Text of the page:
- 109044 Fixed: Requests not created if email subject contains \r\n
- 109560 Fixed: error message layout on a Quick Add Release form
- 110375 Fixed: broken links of type [name](<url>) in Markdown
- 110601 Fixed: Stuck at loading mashups with Microsoft Edge Browser
- 110910 Fixed: the list of Projects/Teams for a custom shared View when it moved to a custom shared Group
Recently new models have began to emerge for how different organizations, especially larger, legacy organizations are approaching managing their projects, programs and portfolios. Over the next few posts I will be highlighting key aspects of a few of these “new” models, while pointing out key differences. I am also hoping to record a few podcasts on this topic, so please keep an eye on our Sound Notes for updates.
Before digging in, there are three things I’d like to establish first:
1. When I say “new”, I don’t mean new as in something we have not seen before. For this post, “new” is a little more like, “put together in a way that let’s us give it a shiny new name and pretend this is something we’ve not seen before”. I don’t think that is a bad thing, but I think the newest part to these “new” models is usually their name.
2. The building blocks for all of this are traditional (waterfall) project management, a variety of flavors of Agile and Innovation capabilities (i.e. Lean Startup, Innovation Centers, etc.)
3. I am writing this both to explore new models and to clarify my own understanding as I attempt to share information. Any feedback, comments, thrown shoes, etc. are welcome and encouraged.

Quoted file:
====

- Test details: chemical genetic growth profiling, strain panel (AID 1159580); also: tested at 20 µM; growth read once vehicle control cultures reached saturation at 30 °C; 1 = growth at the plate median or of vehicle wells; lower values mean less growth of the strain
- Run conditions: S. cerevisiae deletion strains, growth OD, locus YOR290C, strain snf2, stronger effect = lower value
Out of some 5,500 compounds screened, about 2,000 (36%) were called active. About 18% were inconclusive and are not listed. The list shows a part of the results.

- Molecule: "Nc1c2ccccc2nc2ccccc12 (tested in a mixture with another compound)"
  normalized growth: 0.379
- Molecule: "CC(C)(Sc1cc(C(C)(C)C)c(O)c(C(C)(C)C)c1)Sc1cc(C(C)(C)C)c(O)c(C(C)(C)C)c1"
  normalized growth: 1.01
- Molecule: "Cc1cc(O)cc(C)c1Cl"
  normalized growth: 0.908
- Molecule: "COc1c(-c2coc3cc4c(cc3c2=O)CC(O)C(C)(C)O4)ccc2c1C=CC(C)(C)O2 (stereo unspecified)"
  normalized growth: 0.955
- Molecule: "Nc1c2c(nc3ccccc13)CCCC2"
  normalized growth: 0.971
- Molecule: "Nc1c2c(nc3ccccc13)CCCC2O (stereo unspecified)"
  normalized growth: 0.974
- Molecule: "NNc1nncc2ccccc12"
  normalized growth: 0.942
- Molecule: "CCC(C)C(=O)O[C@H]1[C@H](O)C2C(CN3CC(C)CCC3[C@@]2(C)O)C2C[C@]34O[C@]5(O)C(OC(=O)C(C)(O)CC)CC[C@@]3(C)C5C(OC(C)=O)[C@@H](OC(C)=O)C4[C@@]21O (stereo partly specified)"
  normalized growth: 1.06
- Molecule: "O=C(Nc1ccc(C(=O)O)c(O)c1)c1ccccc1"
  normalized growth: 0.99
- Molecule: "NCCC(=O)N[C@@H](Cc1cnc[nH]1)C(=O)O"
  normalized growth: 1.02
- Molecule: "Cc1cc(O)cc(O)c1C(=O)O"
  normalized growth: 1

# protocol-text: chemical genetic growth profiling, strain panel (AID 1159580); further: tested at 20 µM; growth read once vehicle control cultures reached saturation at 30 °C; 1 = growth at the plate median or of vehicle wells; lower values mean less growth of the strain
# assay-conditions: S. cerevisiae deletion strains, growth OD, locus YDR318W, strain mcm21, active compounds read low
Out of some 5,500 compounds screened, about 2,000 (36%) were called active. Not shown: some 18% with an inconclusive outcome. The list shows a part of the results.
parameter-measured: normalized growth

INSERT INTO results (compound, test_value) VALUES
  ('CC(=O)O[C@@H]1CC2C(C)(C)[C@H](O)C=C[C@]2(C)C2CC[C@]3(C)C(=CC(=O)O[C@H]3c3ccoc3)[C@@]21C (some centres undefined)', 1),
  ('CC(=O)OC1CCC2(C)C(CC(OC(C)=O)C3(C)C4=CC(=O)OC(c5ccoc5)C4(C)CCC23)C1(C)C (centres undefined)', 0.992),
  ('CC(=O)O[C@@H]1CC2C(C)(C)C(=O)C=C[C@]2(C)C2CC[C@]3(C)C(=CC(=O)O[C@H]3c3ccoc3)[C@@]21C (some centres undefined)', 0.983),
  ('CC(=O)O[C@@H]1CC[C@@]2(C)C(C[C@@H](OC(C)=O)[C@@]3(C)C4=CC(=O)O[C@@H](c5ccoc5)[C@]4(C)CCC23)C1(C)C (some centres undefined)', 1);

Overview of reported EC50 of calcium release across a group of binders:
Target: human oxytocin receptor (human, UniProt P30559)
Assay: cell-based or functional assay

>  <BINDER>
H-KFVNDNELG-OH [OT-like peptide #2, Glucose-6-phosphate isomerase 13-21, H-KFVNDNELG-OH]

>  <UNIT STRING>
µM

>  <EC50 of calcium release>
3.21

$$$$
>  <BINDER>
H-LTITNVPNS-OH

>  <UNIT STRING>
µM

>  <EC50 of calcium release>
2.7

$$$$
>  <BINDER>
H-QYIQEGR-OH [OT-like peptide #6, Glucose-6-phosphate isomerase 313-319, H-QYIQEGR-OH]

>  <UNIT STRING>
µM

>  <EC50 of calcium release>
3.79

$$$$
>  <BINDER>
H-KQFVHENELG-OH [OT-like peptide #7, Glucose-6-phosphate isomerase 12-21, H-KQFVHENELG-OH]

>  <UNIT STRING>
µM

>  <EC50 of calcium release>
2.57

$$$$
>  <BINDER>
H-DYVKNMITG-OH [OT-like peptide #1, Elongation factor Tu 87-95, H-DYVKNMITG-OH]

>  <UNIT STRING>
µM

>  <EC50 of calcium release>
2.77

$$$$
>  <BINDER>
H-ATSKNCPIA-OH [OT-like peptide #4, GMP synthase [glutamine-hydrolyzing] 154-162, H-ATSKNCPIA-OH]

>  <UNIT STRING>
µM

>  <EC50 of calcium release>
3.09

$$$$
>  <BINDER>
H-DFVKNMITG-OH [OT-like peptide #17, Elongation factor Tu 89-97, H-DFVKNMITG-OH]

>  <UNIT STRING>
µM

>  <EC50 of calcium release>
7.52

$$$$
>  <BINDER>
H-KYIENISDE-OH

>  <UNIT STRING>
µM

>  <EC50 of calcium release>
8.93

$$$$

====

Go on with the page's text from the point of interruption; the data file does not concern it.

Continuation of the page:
This post will focus on what many people refer to as “Hybrid Agile” (or any of the other names where they push waterfall and Agile/Scrum/whatever together).
And in the beginning there was waterfall.
And some folks said it was good.
Other folks said it was really awful and they created Spiral.
And the Spiral folks said it was good.
And other folks looked at Spiral, shrugged and said “Meh.”
And they created Agile.
And the Agile folks said it was good.
And then there were the banks…
…not just the banks, but any archaic organization steeped in hundreds of years using traditional ways of approaching work. They liked the idea of Agile, but it was really hard to make that massive a change.Enter The HYBRIDS
For the purposes of this series of posts, Hybrids will refer to any mix of methodologies and frameworks with the desired end state of having a customized, or tailored approach to managing work in an organization.
For the past two years, I have been leading PMI workshops on how to establish a “hybrid” PMO. I have learned that when people talk about “hybrid” models of managing work, more often than not, they are talking about one kind of hybrid and doing another. They talk about a Conscious Hybrid approach in theory, but practice an Unconscious Hybrid approach with their actual work.Conscious Hybrids
In a Conscious Hybrid organization, the mix of processes evolves over time. This is done by running experiments with the goal being continuous improvement of the way an organization is approaching work. The key factor here is that specific experiments are defined and run in order to test hypothesis about what might happen if a certain practice is introduced into the workflow and given time to stabilize. Once this has happened, the change is evaluated and kept or abandoned depending on the results.